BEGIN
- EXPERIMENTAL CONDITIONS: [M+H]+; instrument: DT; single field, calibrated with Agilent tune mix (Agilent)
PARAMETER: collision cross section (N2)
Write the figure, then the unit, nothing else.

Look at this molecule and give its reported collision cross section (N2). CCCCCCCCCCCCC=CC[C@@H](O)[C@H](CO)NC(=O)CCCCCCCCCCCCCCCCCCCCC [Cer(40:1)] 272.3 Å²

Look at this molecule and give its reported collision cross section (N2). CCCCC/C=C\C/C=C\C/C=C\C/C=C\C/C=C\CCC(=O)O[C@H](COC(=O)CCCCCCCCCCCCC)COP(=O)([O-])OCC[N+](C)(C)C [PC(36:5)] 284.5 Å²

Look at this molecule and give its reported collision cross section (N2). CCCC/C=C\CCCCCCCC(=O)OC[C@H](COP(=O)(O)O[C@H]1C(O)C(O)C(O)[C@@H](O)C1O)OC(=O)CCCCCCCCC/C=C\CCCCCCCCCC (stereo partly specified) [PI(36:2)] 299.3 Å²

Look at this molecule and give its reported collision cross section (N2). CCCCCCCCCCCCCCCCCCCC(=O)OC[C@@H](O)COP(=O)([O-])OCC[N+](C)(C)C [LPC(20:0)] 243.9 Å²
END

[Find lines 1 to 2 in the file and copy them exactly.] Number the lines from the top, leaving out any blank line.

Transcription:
- EXPERIMENTAL CONDITIONS: [M+H]+; instrument: DT; single field, calibrated with Agilent tune mix (Agilent)
PARAMETER: collision cross section (N2)